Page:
Preparing for Your Huntington's Disease Clinic Visit
What is Huntington's Disease?
Huntington's disease is a dominantly inherited disease that results in degeneration or loss of brain cells in certain areas of the brain. Huntington's disease often begins in the fourth or fifth decade of life but may begin earlier. The degeneration in the brain causes uncontrolled movements, loss of intellectual abilities and emotional disturbances.
What Causes Huntington's Disease?
Huntington’s disease is a genetic disease. A child of a person with Huntington’s disease has a 50 percent chance of inheriting the disease. The genetic abnormality results in degeneration of brain cells that control movement, intellectual ability and behavior.
Huntington's Disease Symptoms
- Onset of abnormal, involuntary movements (chorea) is a hallmark in the clinical diagnosis. These movements may affect individuals at any stage of the disease and to different degrees of severity.
- Early symptoms: mood swings, depression, difficulty learning new things, remembering facts or problems making decisions making decisions, clumsiness and slurred speech.
- Progressed symptoms: severe motor disability affecting every aspect of motor function including balance, speech and swallowing, problems with concentration or intellectual tasks and difficulty controlling behavior.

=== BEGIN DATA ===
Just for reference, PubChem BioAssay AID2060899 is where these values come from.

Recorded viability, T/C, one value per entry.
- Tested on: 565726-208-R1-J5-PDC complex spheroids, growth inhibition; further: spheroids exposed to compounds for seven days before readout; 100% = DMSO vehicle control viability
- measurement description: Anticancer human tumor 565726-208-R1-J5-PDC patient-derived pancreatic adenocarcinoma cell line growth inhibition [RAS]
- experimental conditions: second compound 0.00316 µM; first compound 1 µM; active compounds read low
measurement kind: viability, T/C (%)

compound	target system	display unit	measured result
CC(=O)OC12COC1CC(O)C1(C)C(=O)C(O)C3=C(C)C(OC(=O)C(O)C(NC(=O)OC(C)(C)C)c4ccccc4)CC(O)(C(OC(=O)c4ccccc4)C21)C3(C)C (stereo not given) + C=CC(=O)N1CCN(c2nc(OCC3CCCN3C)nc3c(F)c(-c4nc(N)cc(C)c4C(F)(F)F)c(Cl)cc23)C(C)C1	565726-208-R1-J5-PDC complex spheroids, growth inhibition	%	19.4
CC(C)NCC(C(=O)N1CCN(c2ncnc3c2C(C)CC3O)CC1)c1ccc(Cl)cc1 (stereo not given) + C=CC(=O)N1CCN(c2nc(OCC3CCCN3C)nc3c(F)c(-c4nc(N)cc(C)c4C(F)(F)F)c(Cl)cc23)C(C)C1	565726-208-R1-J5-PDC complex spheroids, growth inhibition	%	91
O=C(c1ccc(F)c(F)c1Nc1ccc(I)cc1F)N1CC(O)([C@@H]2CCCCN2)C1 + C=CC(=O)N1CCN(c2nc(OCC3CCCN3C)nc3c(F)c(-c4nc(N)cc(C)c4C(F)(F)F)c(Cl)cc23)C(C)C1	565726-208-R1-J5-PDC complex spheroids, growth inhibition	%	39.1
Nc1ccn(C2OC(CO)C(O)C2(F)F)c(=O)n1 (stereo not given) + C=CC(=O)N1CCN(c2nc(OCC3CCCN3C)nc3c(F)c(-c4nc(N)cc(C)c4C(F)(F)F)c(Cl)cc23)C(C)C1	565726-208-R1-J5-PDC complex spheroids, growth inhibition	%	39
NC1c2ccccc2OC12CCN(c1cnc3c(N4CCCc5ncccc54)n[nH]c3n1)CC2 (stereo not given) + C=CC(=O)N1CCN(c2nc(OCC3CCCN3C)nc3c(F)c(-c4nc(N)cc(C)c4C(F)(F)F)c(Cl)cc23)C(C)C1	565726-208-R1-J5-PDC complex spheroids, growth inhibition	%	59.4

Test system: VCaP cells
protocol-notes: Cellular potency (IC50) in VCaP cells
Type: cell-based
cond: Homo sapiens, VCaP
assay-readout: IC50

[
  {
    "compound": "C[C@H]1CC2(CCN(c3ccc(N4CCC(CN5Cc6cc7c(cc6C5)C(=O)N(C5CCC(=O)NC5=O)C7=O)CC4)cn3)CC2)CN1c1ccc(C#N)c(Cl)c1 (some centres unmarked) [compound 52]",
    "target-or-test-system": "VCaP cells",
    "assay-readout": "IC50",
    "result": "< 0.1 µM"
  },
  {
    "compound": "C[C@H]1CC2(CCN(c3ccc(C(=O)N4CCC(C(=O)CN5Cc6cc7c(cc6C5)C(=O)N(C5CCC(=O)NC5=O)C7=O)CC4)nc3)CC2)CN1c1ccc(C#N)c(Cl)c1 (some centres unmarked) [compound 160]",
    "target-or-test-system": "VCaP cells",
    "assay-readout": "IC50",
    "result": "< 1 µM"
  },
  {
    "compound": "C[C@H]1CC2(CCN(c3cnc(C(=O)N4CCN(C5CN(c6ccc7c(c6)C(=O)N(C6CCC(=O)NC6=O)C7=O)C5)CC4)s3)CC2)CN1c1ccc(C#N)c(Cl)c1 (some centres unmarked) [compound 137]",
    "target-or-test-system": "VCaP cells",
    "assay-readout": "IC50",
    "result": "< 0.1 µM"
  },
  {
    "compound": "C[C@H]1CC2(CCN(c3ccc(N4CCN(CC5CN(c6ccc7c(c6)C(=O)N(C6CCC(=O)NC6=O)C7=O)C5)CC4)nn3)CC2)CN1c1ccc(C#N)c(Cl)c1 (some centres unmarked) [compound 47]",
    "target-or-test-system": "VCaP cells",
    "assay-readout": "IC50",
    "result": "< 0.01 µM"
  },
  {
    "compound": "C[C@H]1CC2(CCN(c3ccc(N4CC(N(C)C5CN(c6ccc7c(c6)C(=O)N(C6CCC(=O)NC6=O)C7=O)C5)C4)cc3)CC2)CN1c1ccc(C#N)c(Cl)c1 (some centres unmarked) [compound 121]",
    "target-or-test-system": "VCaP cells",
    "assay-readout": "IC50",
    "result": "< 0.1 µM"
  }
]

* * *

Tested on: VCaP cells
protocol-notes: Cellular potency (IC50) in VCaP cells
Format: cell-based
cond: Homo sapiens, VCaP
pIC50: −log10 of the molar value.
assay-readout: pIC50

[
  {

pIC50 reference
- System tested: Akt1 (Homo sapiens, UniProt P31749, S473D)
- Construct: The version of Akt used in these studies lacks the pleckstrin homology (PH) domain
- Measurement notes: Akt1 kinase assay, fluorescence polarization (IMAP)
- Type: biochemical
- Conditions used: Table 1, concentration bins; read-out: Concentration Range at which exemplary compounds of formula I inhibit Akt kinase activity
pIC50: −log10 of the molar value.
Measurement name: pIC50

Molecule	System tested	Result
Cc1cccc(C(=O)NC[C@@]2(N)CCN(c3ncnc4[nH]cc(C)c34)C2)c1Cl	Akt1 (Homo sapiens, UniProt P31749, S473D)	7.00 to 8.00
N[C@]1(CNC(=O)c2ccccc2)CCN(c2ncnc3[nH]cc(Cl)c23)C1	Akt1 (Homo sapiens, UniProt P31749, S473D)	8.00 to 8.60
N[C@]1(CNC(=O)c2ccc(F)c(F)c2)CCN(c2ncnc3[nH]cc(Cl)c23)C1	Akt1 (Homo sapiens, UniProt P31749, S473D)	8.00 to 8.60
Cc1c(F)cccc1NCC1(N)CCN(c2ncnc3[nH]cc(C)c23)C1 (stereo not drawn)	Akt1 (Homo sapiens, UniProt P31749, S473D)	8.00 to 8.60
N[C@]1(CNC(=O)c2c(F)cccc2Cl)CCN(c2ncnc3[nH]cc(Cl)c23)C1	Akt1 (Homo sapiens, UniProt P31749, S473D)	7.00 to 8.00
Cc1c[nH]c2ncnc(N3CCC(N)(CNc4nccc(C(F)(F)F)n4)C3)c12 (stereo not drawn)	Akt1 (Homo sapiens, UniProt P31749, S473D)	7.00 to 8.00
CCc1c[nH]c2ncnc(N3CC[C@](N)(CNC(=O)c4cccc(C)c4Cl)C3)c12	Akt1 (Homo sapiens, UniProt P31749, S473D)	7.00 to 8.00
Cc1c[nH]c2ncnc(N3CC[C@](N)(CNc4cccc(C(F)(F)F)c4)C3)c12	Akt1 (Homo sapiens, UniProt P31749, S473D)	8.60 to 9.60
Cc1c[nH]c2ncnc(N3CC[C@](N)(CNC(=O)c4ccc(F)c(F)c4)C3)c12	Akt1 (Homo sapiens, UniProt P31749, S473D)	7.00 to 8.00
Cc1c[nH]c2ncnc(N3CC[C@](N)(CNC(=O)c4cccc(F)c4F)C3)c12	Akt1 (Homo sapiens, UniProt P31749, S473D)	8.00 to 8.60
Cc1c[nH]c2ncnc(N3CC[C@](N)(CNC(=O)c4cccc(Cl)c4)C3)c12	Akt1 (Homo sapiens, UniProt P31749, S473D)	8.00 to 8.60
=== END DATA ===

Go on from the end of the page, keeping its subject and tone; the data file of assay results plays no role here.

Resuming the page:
- The speed of disease progression is different from person to person.
A definitive diagnosis of the abnormal gene defect leading to Huntington's disease can be obtained by DNA analysis (via a specialized blood test.) Genetic counseling is highly recommended prior to testing, especially in people that do not display obvious symptoms.
Despite progress in the genetics and diagnosis of this disease, a cure is not yet available. The treatment consists of symptomatic and supportive assistance. Extensive research is ongoing to develop a cure as well as to see if medications may slow the progressive degeneration of the brain cells. Some medications including antidepressants, antipsychotics and others may help to relieve troublesome symptoms, but do not slow or stop the worsening process. The care of Huntington’s disease patients is best delivered by a movement disorder specialist.